Hello Marc,Hello Patrick
thanks for providing some help!Welcome, happy to help you.
apologies accepted :-)
Am 18.07.2022 um 23:16 schrieb Marc Rauzier <marc.rauzier@xxxxxxxxx>:
If I remember fine, PPP session is running in a batch job with QTCP user profile. Maybe this is the same with SLIP.Yap. Thanks for this nudge in the right direction.
Is there a batch job starting at the same time which could be related to the SLIP session?It was, indeed!
Maybe with the name of the dial profile? Maybe the authority issue happens within this job and is reported in your joblog?Assuming there isn't a huge chain of programs calling each other, this sounds reasonable.
You're right. My apology is: It was already late in the evening. ;-)Adding QSECOFR with *ALL authority to QSYS/QTOCPPSM did not change the behavior.Normally, no need to do so as QSECOFR has *ALLOBJ special authority. And the same applies with owner authority adoption. It is not used with an *ALLOBJ user profile.
I did and the behavior changed fundamentally. But the most interesting question is: Why did IBM ship the *PGM with *PUBLIC *EXCLUDE? Am I supposed to change this? Is there another, "correct" way?Any ideas?What is the authority for other user profiles on that object? If needed, could it be possible to change it so that *PUBLIC can use the object?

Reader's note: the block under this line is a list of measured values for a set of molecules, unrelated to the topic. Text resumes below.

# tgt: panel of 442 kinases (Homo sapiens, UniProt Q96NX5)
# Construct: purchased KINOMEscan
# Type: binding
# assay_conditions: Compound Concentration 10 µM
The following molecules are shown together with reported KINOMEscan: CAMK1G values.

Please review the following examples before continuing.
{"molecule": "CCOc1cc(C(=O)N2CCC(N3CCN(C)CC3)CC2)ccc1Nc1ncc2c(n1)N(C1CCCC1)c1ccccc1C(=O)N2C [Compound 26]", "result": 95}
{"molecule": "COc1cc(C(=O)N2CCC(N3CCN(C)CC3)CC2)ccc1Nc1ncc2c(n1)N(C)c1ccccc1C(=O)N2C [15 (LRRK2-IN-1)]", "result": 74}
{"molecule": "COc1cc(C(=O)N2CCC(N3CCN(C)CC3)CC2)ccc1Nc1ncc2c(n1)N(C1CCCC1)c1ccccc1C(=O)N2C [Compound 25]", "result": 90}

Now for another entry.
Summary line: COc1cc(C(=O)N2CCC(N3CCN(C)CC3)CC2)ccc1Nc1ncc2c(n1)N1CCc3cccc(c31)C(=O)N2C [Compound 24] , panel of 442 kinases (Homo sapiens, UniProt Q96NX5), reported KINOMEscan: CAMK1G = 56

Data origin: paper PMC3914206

Not sure to understand what you mean with "recursive". On those versions, it was possible to use both TCP/IP and SNA communications for OpNav. But in any case, there is still a login with a valid user profile which will run all the actions driven by the OpNav interface, with related authority. Whatever the way you use to configure SLIP (OpNav or 5250 commands), the batch job handling the SLIP session will run with QTCP user profile.
Looking at the old BOOK format documentation about TCP/IP for V3R6 explains how to set up point to point links via OpNav. Wasn't OpNav relying on communication over TCP ports? Sounds recursive to me.
However, thank you *very* much for your help. In the end, I got it to work!
Type escape sequence to abort.
Sending 5, 100-byte ICMP Echos to 10.59.100.1, timeout is 2 seconds:
Success rate is 100 percent (5/5), round-trip min/avg/max = 140/145/152 ms
I'll document the necessary steps (as usual) on try-as400.pocnet.net, if any fellow hobbyist also wants to use TCP/IP on V3, over a serial connection (because no LAN).
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